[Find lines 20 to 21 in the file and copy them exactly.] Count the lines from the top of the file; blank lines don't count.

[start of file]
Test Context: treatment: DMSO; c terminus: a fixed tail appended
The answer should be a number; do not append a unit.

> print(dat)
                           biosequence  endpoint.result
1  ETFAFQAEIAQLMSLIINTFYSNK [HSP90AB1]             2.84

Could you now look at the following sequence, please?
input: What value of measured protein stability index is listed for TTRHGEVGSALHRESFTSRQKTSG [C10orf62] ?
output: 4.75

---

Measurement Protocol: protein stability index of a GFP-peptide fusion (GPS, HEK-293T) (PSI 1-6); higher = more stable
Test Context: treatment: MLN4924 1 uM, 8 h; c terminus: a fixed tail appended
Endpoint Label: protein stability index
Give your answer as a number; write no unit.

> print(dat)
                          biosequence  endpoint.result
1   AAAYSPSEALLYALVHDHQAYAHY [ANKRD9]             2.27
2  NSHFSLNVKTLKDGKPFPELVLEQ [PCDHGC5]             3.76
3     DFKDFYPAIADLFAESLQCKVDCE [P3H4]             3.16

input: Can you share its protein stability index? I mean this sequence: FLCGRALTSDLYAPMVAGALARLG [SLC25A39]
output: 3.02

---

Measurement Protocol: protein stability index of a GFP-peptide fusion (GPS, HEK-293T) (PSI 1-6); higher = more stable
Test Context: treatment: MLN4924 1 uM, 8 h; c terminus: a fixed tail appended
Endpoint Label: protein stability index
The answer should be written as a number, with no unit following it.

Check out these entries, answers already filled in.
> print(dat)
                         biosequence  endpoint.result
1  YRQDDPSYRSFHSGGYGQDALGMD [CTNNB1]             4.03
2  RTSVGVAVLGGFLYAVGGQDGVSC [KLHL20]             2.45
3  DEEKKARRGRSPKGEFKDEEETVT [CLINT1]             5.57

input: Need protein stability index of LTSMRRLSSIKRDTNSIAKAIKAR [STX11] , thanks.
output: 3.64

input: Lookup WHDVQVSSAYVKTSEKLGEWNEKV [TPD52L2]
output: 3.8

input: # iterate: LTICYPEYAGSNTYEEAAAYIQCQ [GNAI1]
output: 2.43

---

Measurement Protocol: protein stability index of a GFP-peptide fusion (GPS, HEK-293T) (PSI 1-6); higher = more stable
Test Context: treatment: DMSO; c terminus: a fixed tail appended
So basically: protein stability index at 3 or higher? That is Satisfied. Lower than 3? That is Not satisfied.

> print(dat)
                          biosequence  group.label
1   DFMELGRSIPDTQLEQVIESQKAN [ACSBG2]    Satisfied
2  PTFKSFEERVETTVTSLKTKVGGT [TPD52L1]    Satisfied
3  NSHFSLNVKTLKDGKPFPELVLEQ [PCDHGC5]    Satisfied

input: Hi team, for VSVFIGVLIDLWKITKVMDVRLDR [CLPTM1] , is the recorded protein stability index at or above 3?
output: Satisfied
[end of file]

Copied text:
output: 3.02

---